I would actually suggest Printing out 10 or so pictures of 10 different things locations or crafts, and turning them upside down so you can't tell which one is which, and then randomly selecting one and never looking at it yourself. Just describe where the location of it is, and never let them see it outside of a sealed envelope.

    If you read 8 of the responses, and as you read the descriptions, you saw that it almost directly described the picture that No One knew about, wouldn't that be proof enough?
    It would be for me at least, keeping in mind that I know its futile to try to prove this to anyone else, at least I would know for sure. And others that are skeptics could do the same test and see for themselves.
    Of course there are going to be some crappy answers, some sarcastic answers, from people that don't actually know what they're doing, but if out of those 25 responses even 2 or 3 described something perfectly that you didn't even know.
    The first thing I would do before reading the descriptions after giving them ample time is look at the picture, and describe it yourself as you're seeing it. Look at the surrounding area of the picture, describe that, think of what it would smell or taste like there, or what might be near by, describe that. Then look at the responses and compare them to your description.
  18. Dec 2, 2008 #17


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    Let's test it. I am looking at a picture in front of my desk. What is in it? If Ivan accepts to be the arbiter, I will post it to him in a private message.
    Even if you guess correctly, this is not proof of remote viewing, but is a reasonable evidence. If you guess correctly eight out of ten pictures I choose, this will be a strong evidence.
  19. Dec 2, 2008 #18

    Ivan Seeking

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    Feel free to pm.
  20. Dec 2, 2008 #19
    See this is what I meant about the third party judge though, If I guessed it spot on, wouldn't the question pop into your head, "Wow.. Ivan must have told him what it was."
    I don't mind if you lie to me and say "No, that wasn't it." or "Wow, I'm amazed, I guess there is something to this." It's not like there is a prize for me guessing it right, or that I have anything to gain, its about the person that makes the test knowing 100% that its not just random guesses that happen to be close, there are actually mind powers out there that we havn't tapped into.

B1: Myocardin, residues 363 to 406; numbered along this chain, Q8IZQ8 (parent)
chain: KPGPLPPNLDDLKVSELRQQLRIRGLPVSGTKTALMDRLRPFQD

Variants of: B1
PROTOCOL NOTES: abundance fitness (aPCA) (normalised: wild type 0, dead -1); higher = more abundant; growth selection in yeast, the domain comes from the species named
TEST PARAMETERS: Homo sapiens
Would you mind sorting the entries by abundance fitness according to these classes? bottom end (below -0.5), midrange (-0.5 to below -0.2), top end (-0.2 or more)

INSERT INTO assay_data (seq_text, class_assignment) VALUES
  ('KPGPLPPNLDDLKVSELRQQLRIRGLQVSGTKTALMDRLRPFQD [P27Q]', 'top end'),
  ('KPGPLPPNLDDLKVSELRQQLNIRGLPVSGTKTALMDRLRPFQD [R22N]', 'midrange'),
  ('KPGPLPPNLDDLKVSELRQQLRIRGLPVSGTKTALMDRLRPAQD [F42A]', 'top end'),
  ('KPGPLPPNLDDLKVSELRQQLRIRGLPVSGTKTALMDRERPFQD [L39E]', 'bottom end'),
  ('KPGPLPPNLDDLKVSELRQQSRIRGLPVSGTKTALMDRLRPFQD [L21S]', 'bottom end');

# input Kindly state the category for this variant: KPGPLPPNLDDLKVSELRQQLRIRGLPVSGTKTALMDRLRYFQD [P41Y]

Keeping that in mind, I've never once tried to remote view anything. I've read up on it, and become very intrigued. I'll give it my best shot, from what I can tell it involves strict subconcious concentration on the location of the target, although i'm not really sure what information is given, I'm just going to go with "Picture in front of your desk" and hope thats enough.

    Confirm for me that the picture is there and not going anywhere, and I'll start trying. and If you want Ivan to know, thats fine, its just that I think that would compromise absolute assuridy that you're the only one that could know what it is, which would be crucial in proving it for me if i made the test.
  21. Dec 2, 2008 #20
    Alright -- Like I said, this is my first time attempting this, and I had this information. "Picture in front of my desk"

    I'm not sure if this is totally off base, or if I actually saw your picture, or something around your desk, but Just going with what popped into my head when I started trying.
    Little Girl
    Dark Brown Hair

    I see her writing or drawing at a desk
    Also saw her on a swing

    spent about 5 minutes on sitting down and thinking with a pen and paper, I would be pretty shocked if this was anywhere close, and really its kind of far fetched to me, I would guess that your picture would be of something or some object or location instead of a person if I was thinking logically, but since im not supposed to, for remote viewing, there's what I came up with.